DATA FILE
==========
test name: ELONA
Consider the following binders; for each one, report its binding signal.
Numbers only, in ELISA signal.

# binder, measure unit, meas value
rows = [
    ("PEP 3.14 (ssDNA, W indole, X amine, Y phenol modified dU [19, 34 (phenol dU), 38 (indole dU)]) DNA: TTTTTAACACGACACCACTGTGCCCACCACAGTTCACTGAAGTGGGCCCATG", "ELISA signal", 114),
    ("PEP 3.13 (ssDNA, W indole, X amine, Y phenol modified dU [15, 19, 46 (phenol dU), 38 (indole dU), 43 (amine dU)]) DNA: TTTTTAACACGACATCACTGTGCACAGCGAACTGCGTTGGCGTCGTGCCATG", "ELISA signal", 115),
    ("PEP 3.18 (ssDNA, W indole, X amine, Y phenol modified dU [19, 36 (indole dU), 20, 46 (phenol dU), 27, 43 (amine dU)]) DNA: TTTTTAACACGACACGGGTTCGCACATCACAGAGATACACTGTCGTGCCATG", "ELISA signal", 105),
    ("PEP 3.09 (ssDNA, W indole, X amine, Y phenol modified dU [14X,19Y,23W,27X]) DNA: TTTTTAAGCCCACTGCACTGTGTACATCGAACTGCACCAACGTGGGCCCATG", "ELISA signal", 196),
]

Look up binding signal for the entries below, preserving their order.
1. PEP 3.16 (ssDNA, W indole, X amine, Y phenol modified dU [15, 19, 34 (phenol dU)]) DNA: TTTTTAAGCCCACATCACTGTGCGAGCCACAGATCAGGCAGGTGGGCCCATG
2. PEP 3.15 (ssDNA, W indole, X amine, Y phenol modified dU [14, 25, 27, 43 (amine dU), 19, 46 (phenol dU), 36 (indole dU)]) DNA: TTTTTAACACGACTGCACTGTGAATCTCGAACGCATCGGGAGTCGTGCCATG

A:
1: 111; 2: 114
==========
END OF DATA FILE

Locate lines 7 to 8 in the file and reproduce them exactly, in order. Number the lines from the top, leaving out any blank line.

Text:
    ("PEP 3.13 (ssDNA, W indole, X amine, Y phenol modified dU [15, 19, 46 (phenol dU), 38 (indole dU), 43 (amine dU)]) DNA: TTTTTAACACGACATCACTGTGCACAGCGAACTGCGTTGGCGTCGTGCCATG", "ELISA signal", 115),
    ("PEP 3.18 (ssDNA, W indole, X amine, Y phenol modified dU [19, 36 (indole dU), 20, 46 (phenol dU), 27, 43 (amine dU)]) DNA: TTTTTAACACGACACGGGTTCGCACATCACAGAGATACACTGTCGTGCCATG", "ELISA signal", 105),